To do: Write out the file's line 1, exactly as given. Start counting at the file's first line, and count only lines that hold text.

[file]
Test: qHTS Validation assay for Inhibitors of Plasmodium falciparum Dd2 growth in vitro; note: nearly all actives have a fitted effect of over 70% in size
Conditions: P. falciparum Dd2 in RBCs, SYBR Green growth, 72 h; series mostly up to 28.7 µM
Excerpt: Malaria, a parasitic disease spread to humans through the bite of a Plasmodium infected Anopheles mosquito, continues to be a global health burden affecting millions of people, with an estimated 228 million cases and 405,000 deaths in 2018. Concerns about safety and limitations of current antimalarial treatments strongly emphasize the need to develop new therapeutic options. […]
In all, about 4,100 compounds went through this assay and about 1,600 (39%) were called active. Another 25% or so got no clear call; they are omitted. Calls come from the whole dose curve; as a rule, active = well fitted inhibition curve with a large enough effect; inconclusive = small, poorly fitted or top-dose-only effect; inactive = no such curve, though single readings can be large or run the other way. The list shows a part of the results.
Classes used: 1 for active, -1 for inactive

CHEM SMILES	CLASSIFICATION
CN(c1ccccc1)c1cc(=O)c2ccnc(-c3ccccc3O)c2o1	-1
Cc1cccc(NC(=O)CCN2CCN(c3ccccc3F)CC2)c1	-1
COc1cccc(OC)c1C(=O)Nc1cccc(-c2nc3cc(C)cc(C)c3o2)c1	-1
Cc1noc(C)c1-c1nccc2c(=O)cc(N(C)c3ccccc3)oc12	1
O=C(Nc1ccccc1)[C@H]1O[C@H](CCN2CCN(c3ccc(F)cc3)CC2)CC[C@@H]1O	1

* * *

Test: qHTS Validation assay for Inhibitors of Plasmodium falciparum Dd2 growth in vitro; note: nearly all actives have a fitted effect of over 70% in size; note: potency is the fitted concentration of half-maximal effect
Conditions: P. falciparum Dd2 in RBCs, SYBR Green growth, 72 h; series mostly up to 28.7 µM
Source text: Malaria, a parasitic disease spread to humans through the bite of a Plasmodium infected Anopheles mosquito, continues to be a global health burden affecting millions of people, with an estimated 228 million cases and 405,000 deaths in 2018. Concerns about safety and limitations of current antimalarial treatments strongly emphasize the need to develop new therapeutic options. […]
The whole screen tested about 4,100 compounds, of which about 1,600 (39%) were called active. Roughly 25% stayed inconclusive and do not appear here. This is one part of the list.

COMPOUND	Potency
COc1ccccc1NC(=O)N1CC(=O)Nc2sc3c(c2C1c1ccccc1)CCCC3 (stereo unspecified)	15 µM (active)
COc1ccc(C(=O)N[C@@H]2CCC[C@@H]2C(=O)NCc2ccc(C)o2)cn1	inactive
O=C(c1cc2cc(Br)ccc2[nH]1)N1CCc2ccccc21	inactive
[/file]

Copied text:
Test: qHTS Validation assay for Inhibitors of Plasmodium falciparum Dd2 growth in vitro; note: nearly all actives have a fitted effect of over 70% in size